# High School Physics : Calculating Potential Energy

## Example Questions

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### Example Question #1 : Calculating Potential Energy

A skier is at the top of a hill. At the bottom of the hill, she has a velocity of . How tall was the hill?

Explanation:

At the top of the hill the skier has purely potential energy. At the bottom, she has purely kinetic energy.

We can solve by understanding the conservation of energy. The skier's energy at the top of the hill will be equal to her energy at the bottom of the hill.

Using the equations for potential and kinetic energy, we can solve for the height of the hill.

The masses cancel, and we can plug in our final velocity and gravitational acceleration.

This formula solves for the change in height. The negative sign implies she travelled in a downward direction. Because the question is asking how tall the hill is, we use an absolute value.

### Example Question #1 : Calculating Potential Energy

An astronaut is on a new planet. She discovers that if she drops a space rock from  above the ground, it has a final velocity of just before it strikes the planet surface. What is the acceleration due to gravity on the planet?

Explanation:

We can use conservation of energy to solve. The potential energy when the astronaut is holding the rock will be equal to the kinetic energy just before it strikes the surface.

Now, we need to solve for , the gravity on the new planet. The masses will cancel out.

Plug in the given values and solve.

### Example Question #1 : Calculating Potential Energy

A  ball is about to roll off the edge of a  tall table. What is its current potential energy?

Explanation:

The equation for potential energy is . We are given the mass of the ball, the height of the table, and the acceleration of gravity in the question. The distance the ball travels is in the downward direction, making it negative.

Plug in the values, and solve for the potential energy.

The units for energy are Joules.

### Example Question #1 : Calculating Potential Energy

A pendulum with string length  is dropped from rest. If the mass at the end of the pendulum is , what is its initial potential energy?

Explanation:

Potential energy can be found using the equation . For the pendulum, the height is going to be the length of the string.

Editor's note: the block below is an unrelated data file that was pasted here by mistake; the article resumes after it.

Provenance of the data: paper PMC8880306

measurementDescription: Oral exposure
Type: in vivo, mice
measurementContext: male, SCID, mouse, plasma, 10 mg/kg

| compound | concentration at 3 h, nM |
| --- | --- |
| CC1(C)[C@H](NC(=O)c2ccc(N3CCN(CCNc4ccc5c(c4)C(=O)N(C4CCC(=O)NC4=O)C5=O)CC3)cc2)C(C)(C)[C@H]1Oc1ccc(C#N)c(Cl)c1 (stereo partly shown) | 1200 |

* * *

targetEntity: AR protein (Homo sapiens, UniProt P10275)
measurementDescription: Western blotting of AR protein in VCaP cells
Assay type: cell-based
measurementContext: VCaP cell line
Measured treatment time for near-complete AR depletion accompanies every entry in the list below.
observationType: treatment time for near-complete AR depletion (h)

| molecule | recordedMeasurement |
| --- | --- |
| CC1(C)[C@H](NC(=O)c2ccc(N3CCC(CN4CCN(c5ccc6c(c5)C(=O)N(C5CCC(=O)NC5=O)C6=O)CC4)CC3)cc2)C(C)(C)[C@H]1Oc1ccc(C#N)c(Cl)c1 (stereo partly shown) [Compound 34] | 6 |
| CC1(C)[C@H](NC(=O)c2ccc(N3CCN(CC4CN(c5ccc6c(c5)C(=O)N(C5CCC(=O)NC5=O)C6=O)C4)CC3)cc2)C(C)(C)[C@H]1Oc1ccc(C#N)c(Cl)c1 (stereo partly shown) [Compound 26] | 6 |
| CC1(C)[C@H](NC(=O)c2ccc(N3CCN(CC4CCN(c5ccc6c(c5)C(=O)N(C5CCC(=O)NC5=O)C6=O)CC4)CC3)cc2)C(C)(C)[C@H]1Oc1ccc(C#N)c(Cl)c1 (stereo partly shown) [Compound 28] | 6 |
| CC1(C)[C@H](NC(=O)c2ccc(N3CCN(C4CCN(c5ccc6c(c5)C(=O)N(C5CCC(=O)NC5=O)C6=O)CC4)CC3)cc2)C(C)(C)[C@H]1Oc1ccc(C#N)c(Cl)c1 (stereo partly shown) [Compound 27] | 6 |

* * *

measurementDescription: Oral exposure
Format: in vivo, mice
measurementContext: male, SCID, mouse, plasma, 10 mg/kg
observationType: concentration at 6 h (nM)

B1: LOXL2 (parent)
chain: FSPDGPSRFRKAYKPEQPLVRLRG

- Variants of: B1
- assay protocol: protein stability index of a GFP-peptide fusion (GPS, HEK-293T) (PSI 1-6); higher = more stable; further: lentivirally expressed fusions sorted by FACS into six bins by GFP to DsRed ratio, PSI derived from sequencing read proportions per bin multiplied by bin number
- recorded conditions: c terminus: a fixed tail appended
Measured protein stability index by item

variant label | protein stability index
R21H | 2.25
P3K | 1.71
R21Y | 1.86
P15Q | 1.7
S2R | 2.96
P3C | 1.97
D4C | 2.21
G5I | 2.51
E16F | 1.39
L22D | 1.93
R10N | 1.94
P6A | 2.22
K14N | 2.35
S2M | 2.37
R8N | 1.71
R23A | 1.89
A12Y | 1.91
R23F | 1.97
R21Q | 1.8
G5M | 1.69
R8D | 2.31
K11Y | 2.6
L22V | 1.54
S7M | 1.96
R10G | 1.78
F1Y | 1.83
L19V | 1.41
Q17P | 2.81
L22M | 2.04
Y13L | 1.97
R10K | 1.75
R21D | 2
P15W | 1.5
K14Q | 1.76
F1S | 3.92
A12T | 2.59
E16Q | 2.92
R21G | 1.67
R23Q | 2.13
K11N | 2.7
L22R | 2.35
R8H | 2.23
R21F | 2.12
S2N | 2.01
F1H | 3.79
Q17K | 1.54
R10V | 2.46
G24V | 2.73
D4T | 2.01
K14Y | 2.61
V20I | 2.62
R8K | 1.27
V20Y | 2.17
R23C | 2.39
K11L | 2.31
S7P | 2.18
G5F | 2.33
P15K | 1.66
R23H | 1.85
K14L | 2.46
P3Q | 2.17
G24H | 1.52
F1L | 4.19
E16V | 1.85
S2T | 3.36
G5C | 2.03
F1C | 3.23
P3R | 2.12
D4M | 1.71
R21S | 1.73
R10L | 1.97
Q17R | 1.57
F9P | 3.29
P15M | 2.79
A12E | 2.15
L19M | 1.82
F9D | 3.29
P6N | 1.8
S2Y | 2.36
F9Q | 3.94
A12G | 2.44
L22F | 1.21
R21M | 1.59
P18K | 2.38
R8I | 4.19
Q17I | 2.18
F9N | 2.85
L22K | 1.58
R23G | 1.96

Remember, your height is your change in distance. In this case the ball will go down , so the height will be negative since the ball travels downward.

The units for energy are Joules.

### Example Question #1 : Calculating Potential Energy

A  ball rolls up a hill. If the ball is initially travelling with a velocity of , how high up the hill does it roll?

Explanation:

Use the conservation of energy equation to solve for the potential energy at the top of the hill.

Plug in the values given to you and solve for the final height.

### Example Question #1 : Calculating Potential Energy

Rob throws a ball vertically in the air with an initial velocity of . What is the maximum height of the ball?

Explanation:

The maximum height will be when the ball has only potential energy, and no kinetic energy. Initially, the ball has only kinetic energy and no potential energy. We can set these values equal to each other due to conservation of energy.

The masses will cancel out.

Plug in the values that were given and solve for the height.

### Example Question #7 : Calculating Potential Energy

A  ball sits at rest on a table  above the ground. What is the potential energy of the ball?

Explanation:

The only potential energy this ball can have is gravitational potential energy. The formula for gravitational potential energy is .

We are given the height and mass of the ball. Using the given values, we can solve for the potential energy.

Keep in mind that the displacement will be negative because the ball is traveling in the downward direction.

### Example Question #8 : Calculating Potential Energy

Two balls, one with mass  and one with mass , are dropped from  above the ground. What is the potential energy of the  ball right before it starts to fall?

Explanation:

The equation for potential energy is .

Since we know the mass, height, and acceleration from gravity, we can simply multiply to find the potential energy.

Note that we plugged in  for  because the ball will be moving downward; the change in height is negative as the ball drops.

### Example Question #41 : Energy And Work

Two balls, one with mass  and one with mass , are dropped from  above the ground. What is the potential energy of the  ball right before it starts to fall?

Explanation:

The equation for potential energy is .

Since we know the mass, height, and acceleration from gravity, we can simply multiply to find the potential energy.

Note that we plugged in  for  because the ball will be moving downward; the change in height is negative as the ball drops.

### Example Question #42 : Energy And Work

book falls off the top of a  bookshelf. What is its potential energy right before it falls?